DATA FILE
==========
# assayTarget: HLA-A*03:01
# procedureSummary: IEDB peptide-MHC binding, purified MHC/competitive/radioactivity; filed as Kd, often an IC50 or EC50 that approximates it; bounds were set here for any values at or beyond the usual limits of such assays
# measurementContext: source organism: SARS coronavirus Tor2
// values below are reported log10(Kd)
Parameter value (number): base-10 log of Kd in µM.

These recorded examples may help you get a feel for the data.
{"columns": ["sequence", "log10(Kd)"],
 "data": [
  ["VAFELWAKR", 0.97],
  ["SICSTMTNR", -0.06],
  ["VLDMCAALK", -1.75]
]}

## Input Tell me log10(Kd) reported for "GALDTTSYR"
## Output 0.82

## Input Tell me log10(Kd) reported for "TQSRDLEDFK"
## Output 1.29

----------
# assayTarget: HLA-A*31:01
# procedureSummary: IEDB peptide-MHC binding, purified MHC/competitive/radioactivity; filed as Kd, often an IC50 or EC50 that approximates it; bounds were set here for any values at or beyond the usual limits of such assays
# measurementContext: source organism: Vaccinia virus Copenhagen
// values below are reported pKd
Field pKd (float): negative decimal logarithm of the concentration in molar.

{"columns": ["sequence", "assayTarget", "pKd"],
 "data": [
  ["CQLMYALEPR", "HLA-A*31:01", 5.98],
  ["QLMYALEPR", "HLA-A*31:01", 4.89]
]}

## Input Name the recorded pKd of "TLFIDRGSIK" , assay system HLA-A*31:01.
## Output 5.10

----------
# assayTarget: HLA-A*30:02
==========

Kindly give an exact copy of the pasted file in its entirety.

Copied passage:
# assayTarget: HLA-A*03:01
# procedureSummary: IEDB peptide-MHC binding, purified MHC/competitive/radioactivity; filed as Kd, often an IC50 or EC50 that approximates it; bounds were set here for any values at or beyond the usual limits of such assays
# measurementContext: source organism: SARS coronavirus Tor2
// values below are reported log10(Kd)
Parameter value (number): base-10 log of Kd in µM.

These recorded examples may help you get a feel for the data.
{"columns": ["sequence", "log10(Kd)"],
 "data": [
  ["VAFELWAKR", 0.97],
  ["SICSTMTNR", -0.06],
  ["VLDMCAALK", -1.75]
]}

## Input Tell me log10(Kd) reported for "GALDTTSYR"
## Output 0.82

## Input Tell me log10(Kd) reported for "TQSRDLEDFK"
## Output 1.29

----------
# assayTarget: HLA-A*31:01
# procedureSummary: IEDB peptide-MHC binding, purified MHC/competitive/radioactivity; filed as Kd, often an IC50 or EC50 that approximates it; bounds were set here for any values at or beyond the usual limits of such assays
# measurementContext: source organism: Vaccinia virus Copenhagen
// values below are reported pKd
Field pKd (float): negative decimal logarithm of the concentration in molar.

{"columns": ["sequence", "assayTarget", "pKd"],
 "data": [
  ["CQLMYALEPR", "HLA-A*31:01", 5.98],
  ["QLMYALEPR", "HLA-A*31:01", 4.89]
]}

## Input Name the recorded pKd of "TLFIDRGSIK" , assay system HLA-A*31:01.
## Output 5.10

----------
# assayTarget: HLA-A*30:02